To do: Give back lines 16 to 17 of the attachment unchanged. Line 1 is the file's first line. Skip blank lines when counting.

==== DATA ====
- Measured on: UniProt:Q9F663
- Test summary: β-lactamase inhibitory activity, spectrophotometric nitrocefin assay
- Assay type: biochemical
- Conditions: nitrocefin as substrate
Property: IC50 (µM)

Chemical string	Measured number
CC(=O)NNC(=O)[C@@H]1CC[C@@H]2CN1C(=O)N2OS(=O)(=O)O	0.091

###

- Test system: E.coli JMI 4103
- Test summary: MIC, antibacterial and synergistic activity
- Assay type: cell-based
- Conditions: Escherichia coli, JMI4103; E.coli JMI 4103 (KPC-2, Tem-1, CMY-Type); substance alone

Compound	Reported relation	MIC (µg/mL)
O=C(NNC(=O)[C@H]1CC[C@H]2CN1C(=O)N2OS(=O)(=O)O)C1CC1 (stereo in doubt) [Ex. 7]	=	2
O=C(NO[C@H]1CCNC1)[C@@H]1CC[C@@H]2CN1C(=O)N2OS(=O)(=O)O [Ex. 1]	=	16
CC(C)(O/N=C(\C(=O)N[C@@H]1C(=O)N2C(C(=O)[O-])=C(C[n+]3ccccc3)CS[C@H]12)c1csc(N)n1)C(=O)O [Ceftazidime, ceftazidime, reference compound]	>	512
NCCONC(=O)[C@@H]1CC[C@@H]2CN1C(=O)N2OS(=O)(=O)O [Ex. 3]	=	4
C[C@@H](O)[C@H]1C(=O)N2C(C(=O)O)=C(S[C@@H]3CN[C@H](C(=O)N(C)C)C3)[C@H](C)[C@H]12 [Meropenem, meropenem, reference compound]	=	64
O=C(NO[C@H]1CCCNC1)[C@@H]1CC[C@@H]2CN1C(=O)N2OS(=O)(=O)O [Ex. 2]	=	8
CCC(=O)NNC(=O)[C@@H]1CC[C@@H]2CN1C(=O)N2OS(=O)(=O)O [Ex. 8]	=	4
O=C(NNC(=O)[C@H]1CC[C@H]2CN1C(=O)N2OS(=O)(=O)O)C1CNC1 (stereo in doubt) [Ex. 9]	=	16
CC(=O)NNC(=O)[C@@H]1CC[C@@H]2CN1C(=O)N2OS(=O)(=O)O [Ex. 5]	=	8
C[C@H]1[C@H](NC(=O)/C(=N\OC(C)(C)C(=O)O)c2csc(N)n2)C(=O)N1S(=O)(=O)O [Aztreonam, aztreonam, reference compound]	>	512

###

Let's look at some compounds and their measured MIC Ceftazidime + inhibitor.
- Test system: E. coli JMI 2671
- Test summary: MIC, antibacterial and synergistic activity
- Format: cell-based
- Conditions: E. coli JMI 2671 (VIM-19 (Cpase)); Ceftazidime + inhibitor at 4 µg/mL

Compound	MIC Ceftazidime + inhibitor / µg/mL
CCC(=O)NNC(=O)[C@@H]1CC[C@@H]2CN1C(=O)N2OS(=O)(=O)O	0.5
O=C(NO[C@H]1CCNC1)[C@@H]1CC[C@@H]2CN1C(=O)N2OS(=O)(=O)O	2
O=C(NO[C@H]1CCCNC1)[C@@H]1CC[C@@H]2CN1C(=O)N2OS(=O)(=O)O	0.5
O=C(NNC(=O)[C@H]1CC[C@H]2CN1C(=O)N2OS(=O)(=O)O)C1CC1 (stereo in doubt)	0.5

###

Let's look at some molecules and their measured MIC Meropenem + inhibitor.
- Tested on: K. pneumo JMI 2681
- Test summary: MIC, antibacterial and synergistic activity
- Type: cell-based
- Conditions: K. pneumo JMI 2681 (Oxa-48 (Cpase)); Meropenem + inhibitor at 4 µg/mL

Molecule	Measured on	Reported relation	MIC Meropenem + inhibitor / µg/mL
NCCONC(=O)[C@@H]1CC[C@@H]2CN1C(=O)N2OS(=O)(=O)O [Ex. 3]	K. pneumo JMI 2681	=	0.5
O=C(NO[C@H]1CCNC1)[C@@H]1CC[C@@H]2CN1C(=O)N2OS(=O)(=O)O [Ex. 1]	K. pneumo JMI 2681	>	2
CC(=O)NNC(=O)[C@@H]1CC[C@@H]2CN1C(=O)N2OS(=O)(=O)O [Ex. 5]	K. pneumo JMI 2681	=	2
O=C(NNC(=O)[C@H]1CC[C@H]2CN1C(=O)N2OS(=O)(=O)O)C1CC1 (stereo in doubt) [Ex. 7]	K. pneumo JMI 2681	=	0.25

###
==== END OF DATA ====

CC(C)(O/N=C(\C(=O)N[C@@H]1C(=O)N2C(C(=O)[O-])=C(C[n+]3ccccc3)CS[C@H]12)c1csc(N)n1)C(=O)O [Ceftazidime, ceftazidime, reference compound]	>	512
NCCONC(=O)[C@@H]1CC[C@@H]2CN1C(=O)N2OS(=O)(=O)O [Ex. 3]	=	4